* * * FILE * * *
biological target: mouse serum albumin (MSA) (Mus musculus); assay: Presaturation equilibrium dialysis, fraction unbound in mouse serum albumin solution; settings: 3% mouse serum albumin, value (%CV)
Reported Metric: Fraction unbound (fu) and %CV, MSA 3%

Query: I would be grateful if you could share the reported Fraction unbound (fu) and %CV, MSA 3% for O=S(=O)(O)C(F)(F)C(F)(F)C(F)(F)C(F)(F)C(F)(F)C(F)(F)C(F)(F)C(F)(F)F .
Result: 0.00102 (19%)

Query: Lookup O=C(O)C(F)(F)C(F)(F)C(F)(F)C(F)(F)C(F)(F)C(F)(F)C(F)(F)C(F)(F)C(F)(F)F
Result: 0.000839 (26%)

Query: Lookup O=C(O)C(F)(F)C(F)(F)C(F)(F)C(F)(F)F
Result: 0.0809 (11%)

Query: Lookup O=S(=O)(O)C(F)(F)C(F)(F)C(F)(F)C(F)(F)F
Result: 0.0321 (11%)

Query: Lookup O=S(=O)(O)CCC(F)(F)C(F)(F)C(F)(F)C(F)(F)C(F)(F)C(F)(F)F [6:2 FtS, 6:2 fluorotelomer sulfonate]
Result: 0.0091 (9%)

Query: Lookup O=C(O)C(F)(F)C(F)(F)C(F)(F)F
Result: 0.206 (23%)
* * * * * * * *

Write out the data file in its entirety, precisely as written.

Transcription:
biological target: mouse serum albumin (MSA) (Mus musculus); assay: Presaturation equilibrium dialysis, fraction unbound in mouse serum albumin solution; settings: 3% mouse serum albumin, value (%CV)
Reported Metric: Fraction unbound (fu) and %CV, MSA 3%

Query: I would be grateful if you could share the reported Fraction unbound (fu) and %CV, MSA 3% for O=S(=O)(O)C(F)(F)C(F)(F)C(F)(F)C(F)(F)C(F)(F)C(F)(F)C(F)(F)C(F)(F)F .
Result: 0.00102 (19%)

Query: Lookup O=C(O)C(F)(F)C(F)(F)C(F)(F)C(F)(F)C(F)(F)C(F)(F)C(F)(F)C(F)(F)C(F)(F)F
Result: 0.000839 (26%)

Query: Lookup O=C(O)C(F)(F)C(F)(F)C(F)(F)C(F)(F)F
Result: 0.0809 (11%)

Query: Lookup O=S(=O)(O)C(F)(F)C(F)(F)C(F)(F)C(F)(F)F
Result: 0.0321 (11%)

Query: Lookup O=S(=O)(O)CCC(F)(F)C(F)(F)C(F)(F)C(F)(F)C(F)(F)C(F)(F)F [6:2 FtS, 6:2 fluorotelomer sulfonate]
Result: 0.0091 (9%)

Query: Lookup O=C(O)C(F)(F)C(F)(F)C(F)(F)F
Result: 0.206 (23%)